Chart: British women take more sick days than men

 
Harriet Green
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It seems we're becoming more willing to soldier on. Over the past 20 years, we've been taking less and less time off work for sickness, according to figures from the Office for National Statistics.

The average sick days taken per worker has fallen from 7.2 in 1993 to 4.4 in 2013.

But women still take more sick leave than men - an average of 2.6 days off a year per worker, whereas men take just 1.6 days off.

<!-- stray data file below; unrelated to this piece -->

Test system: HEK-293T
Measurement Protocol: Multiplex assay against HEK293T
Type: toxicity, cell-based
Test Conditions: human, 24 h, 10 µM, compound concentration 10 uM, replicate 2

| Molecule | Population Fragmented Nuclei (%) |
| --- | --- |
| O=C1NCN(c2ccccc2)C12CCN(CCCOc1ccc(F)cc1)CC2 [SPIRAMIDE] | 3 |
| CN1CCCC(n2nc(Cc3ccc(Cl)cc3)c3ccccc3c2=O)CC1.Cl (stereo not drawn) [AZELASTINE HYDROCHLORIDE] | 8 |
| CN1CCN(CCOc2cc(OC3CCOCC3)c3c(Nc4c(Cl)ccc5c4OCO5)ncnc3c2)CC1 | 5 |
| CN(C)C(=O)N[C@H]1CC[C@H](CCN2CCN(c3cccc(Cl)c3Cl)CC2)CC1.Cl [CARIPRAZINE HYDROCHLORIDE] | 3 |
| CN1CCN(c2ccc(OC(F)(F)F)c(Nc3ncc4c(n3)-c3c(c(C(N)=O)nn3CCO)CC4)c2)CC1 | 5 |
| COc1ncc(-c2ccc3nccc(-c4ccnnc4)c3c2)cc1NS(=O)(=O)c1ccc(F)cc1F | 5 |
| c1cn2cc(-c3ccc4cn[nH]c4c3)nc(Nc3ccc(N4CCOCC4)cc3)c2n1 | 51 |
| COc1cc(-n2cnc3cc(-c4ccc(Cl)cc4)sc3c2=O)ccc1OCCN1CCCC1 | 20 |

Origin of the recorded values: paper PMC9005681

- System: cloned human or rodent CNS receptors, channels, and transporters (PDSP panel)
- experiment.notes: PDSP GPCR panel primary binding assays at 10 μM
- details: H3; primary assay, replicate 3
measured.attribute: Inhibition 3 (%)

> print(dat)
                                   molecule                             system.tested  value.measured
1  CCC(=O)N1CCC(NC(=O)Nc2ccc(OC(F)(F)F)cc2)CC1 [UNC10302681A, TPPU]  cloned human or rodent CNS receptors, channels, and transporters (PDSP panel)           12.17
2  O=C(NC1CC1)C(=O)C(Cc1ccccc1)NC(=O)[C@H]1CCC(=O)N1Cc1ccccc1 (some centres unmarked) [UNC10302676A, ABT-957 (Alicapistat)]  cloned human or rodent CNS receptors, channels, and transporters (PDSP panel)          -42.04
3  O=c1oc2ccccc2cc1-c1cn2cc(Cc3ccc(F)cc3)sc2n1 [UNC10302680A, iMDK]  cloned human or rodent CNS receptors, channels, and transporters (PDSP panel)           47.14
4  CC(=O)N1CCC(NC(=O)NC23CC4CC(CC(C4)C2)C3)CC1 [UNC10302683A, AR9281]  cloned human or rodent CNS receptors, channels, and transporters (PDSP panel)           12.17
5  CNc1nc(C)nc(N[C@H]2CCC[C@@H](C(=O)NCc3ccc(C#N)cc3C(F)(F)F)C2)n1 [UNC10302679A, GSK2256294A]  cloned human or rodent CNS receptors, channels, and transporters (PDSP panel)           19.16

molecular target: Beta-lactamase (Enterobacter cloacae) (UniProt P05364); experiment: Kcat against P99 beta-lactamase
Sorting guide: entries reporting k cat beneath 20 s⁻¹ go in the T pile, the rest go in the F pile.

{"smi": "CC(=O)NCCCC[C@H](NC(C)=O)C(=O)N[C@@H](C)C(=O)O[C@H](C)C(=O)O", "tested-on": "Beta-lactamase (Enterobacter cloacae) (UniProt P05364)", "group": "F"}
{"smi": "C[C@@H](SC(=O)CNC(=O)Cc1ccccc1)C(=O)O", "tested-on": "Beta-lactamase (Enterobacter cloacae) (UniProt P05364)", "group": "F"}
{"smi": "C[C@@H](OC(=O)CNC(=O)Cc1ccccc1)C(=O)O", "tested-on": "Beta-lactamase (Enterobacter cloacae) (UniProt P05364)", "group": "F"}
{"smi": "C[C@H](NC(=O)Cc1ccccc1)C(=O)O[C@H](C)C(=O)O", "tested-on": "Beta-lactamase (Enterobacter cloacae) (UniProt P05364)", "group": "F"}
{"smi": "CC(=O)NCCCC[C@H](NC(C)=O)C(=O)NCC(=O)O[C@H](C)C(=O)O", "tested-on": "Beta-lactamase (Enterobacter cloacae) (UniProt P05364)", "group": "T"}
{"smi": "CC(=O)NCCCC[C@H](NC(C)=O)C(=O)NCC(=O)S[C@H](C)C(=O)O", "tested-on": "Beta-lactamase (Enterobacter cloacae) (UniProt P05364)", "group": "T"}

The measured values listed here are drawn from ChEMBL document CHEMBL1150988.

London has the lowest sickness absence in the country - arguably because the workforce is younger and there are more self-employed people - with hours lost because of illness at just 1.5 per cent.

There are also more managers, directors and senior officials in the Capital - a characteristic often associated with lower-than-average sickness rates.

Country-wide, 2.6 per cent of working hours are lost due to illness. This figure's fallen even more than days taken off over the last two decades, because employment's gone up.

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